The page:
What things shouldn’t we be wasting this crisis on?

Not sure Winston ever said that, but it sounds like the kind of thing he might have said. Quote investigator doesn’t tell me sadly. Grateful for any others’ researches in comments below.

The subject of this post has been a theme of some conversations I’ve had with some people in Canberra. What things should we have been doing before the crisis that the crisis concentrates the mind sufficiently to try to do now? And what things should we have been thinking of, but weren’t till the crisis arrived?

Though lots of things need to be done quickly and needn’t have some long-term game plan attached, it’s worth thinking about what long-term benefits might come. Doubling the dole, I’m hoping will make it more likely that when the payment is ‘normalised’ it goes back to a more humane level than it was at. There will be little need for the government to be stingy with it when it’s trying to engineer a recovery in six or more months time.

The Commonwealth being the government with the big tax base and a central bank sitting behind it should be offering broad underwriting of State schemes of tax relief. It might hopefully use that to bring about some rationalisation of state and federal taxes at the end of the process – and closer cooperation between states and the feds – for instance allowing the Commonwealth to collect tax for the states to simplify administration for businesses.

Then there’s regulation. Continue reading

Posted in Democracy, Economics and public policy, regulation, Sortition and citizens’ juries | 6 Comments

Hoisted from archives: Wrapping up 2008: the year of the first blogged financial crisis

Since we’re blogging the next crisis, I thought now was a good time to reheat the blogging of the last one. intriguing to think of all the changes, and in many ways how much steam has gone out of blogging, and yet how resilient it has been when we need it! Enjoy!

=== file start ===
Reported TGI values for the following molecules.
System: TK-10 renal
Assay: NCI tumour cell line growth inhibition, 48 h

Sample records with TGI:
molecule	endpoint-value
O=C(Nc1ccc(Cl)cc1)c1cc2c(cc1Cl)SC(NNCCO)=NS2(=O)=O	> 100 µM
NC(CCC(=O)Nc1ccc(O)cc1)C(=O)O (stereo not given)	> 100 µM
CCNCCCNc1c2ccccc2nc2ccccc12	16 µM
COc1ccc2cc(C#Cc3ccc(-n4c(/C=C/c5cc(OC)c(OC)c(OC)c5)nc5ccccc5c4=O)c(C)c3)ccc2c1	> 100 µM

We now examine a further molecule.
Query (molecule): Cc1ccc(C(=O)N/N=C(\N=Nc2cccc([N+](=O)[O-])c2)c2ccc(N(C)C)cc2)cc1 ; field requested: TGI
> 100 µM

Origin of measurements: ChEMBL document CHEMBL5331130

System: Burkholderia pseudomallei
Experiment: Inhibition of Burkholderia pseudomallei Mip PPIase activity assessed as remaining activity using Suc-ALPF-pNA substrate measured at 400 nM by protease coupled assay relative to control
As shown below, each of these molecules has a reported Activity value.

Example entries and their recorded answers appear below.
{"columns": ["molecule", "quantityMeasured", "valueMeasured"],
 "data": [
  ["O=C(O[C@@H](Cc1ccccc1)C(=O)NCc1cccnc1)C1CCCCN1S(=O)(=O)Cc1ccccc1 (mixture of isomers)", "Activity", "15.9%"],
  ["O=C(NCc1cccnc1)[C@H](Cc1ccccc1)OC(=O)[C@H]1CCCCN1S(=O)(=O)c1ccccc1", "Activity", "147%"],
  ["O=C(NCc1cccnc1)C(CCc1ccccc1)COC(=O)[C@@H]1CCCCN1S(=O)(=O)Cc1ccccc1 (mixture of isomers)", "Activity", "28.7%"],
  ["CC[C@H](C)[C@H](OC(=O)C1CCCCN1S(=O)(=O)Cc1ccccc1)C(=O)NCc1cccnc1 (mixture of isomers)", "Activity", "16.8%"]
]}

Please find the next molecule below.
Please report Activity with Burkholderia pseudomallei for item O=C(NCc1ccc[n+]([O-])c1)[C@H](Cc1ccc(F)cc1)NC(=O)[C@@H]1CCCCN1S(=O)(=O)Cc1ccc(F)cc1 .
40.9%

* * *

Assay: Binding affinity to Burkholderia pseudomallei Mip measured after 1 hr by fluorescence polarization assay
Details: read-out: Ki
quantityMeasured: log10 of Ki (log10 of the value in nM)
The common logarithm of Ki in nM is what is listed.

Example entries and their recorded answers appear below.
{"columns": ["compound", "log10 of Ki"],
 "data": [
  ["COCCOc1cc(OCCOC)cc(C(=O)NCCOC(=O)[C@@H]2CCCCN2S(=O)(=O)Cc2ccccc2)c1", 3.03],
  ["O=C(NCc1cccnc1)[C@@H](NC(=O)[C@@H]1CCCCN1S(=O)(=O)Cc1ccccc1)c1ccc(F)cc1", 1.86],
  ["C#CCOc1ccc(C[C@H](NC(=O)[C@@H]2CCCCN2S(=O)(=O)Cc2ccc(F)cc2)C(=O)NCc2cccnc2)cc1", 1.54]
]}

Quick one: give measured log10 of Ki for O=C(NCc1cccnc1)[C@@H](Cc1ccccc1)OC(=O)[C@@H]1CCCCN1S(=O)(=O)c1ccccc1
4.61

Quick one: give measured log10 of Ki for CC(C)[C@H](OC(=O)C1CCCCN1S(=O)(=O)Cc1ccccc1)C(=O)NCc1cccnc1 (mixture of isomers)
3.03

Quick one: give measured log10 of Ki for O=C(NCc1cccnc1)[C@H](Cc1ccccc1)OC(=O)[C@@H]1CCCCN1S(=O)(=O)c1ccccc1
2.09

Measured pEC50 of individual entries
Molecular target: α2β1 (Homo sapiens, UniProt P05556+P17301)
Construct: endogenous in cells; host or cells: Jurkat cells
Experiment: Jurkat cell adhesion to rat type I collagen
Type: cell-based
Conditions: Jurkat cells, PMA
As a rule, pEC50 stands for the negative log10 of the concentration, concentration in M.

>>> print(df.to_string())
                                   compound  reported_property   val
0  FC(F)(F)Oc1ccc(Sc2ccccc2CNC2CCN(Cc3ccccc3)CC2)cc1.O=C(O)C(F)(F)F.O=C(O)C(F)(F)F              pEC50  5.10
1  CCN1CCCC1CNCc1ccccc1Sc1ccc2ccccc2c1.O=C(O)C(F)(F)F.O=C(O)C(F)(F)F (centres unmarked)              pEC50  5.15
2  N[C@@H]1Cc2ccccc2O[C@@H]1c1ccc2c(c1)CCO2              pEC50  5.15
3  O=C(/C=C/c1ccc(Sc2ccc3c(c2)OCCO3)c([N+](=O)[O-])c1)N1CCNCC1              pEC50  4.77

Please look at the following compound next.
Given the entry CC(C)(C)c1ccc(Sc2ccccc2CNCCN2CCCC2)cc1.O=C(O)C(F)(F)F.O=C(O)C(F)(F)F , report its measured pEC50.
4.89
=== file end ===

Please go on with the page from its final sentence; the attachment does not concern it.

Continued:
I wrote this column for the Fin at the end of the year [2008 NG] only to discover that I was on leave. Anyway, it was put in this morning’s Fin in a slightly edited back form. The original is below.

Blogging the Crisis: Enter the bright world ushered in by 2008

George Soros called 2008 the end of an era the bursting of a super-bubble. It also the beginning of an era: The era in which an unlikely cast of characters assembled themselves to crowdsource answers to the global financial crisis.

In late 2006 a former academic in English with decades of experience in Americas mortgage industry, off work ill, began posting at finance industry blog Calculated Risk, anatomising her industry and prophesying doom with encyclopedic knowledge and wry hilarity.

Why were things going off the rails?  “Because God hates us” she suggested beginning a paragraph that explained yet another attenuation of the relationship between borrower and ultimate lender in the (by then) stupefyingly complex chain of mortgage securitisation.

To retain her good name in the industry she wrote pseudonymously using only her family nickname Tanta. But in the intellectual hothouse of the blogosphere she rapidly gained the authority she deserved even being cited in Federal Reserve research.

Welcome to the turbocharged ecology of cyber-opinion where intellectual esteem matters rather than notoriety or media budgets: Where towering figures usually, but not exclusively, top academics, direct the traffic, and literally hundreds of high quality contributors weigh in with posts and comments like a set of strategically placed cameras around a sports ground. Blogs like Naked Capitalism, Angry Bear, Follow the Money and Grasping Reality bring you the action from every angle. Continue reading

Posted in Best From Elsewhere, Blogs TNG, Democracy, Economics and public policy | Leave a comment

6 post-Corona Institutional questions

The mass hysteria of the corona crisis is raging, with the resulting self-isolation of whole economies and populations. The loss seems greater with every new forecast on the economic collapse than I initially thought, and the benefit of imprisoning and terrorizing the population smaller than I initially thought, leading courageous little Sweden to forego these options. High-level media and calm commentators are waking up to the longer-term implications, though the population is still too overcome by fear.